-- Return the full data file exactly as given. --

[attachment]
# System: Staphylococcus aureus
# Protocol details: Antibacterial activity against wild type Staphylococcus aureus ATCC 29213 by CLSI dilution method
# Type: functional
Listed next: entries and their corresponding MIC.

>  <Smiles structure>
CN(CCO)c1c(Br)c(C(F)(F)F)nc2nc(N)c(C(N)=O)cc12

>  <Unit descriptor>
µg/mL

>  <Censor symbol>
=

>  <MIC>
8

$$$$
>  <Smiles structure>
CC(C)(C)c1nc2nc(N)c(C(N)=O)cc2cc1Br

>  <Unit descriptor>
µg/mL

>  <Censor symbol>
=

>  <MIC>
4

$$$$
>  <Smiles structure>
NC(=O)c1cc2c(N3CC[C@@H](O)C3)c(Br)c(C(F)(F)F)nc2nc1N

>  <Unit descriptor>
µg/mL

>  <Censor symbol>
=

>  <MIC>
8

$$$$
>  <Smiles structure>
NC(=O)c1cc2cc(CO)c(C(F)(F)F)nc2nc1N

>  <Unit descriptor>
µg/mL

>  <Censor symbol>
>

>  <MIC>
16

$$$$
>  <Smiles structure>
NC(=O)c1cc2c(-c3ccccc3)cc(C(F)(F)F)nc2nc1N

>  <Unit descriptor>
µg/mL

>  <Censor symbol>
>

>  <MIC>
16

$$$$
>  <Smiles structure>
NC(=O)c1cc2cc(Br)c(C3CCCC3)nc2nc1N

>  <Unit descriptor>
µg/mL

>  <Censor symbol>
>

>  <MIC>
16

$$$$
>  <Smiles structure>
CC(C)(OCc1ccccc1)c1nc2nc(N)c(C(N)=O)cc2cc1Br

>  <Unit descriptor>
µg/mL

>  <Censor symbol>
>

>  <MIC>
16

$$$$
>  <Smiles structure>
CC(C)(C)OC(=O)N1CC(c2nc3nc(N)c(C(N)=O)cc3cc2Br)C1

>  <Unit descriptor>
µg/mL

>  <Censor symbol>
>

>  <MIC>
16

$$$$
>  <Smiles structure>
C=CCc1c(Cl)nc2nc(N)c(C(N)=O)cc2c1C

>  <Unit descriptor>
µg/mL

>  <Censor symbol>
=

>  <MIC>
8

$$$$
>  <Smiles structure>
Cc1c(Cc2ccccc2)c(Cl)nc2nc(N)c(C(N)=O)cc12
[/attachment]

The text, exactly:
# System: Staphylococcus aureus
# Protocol details: Antibacterial activity against wild type Staphylococcus aureus ATCC 29213 by CLSI dilution method
# Type: functional
Listed next: entries and their corresponding MIC.

>  <Smiles structure>
CN(CCO)c1c(Br)c(C(F)(F)F)nc2nc(N)c(C(N)=O)cc12

>  <Unit descriptor>
µg/mL

>  <Censor symbol>
=

>  <MIC>
8

$$$$
>  <Smiles structure>
CC(C)(C)c1nc2nc(N)c(C(N)=O)cc2cc1Br

>  <Unit descriptor>
µg/mL

>  <Censor symbol>
=

>  <MIC>
4

$$$$
>  <Smiles structure>
NC(=O)c1cc2c(N3CC[C@@H](O)C3)c(Br)c(C(F)(F)F)nc2nc1N

>  <Unit descriptor>
µg/mL

>  <Censor symbol>
=

>  <MIC>
8

$$$$
>  <Smiles structure>
NC(=O)c1cc2cc(CO)c(C(F)(F)F)nc2nc1N

>  <Unit descriptor>
µg/mL

>  <Censor symbol>
>

>  <MIC>
16

$$$$
>  <Smiles structure>
NC(=O)c1cc2c(-c3ccccc3)cc(C(F)(F)F)nc2nc1N

>  <Unit descriptor>
µg/mL

>  <Censor symbol>
>

>  <MIC>
16

$$$$
>  <Smiles structure>
NC(=O)c1cc2cc(Br)c(C3CCCC3)nc2nc1N

>  <Unit descriptor>
µg/mL

>  <Censor symbol>
>

>  <MIC>
16

$$$$
>  <Smiles structure>
CC(C)(OCc1ccccc1)c1nc2nc(N)c(C(N)=O)cc2cc1Br

>  <Unit descriptor>
µg/mL

>  <Censor symbol>
>

>  <MIC>
16

$$$$
>  <Smiles structure>
CC(C)(C)OC(=O)N1CC(c2nc3nc(N)c(C(N)=O)cc3cc2Br)C1

>  <Unit descriptor>
µg/mL

>  <Censor symbol>
>

>  <MIC>
16

$$$$
>  <Smiles structure>
C=CCc1c(Cl)nc2nc(N)c(C(N)=O)cc2c1C

>  <Unit descriptor>
µg/mL

>  <Censor symbol>
=

>  <MIC>
8

$$$$
>  <Smiles structure>
Cc1c(Cc2ccccc2)c(Cl)nc2nc(N)c(C(N)=O)cc12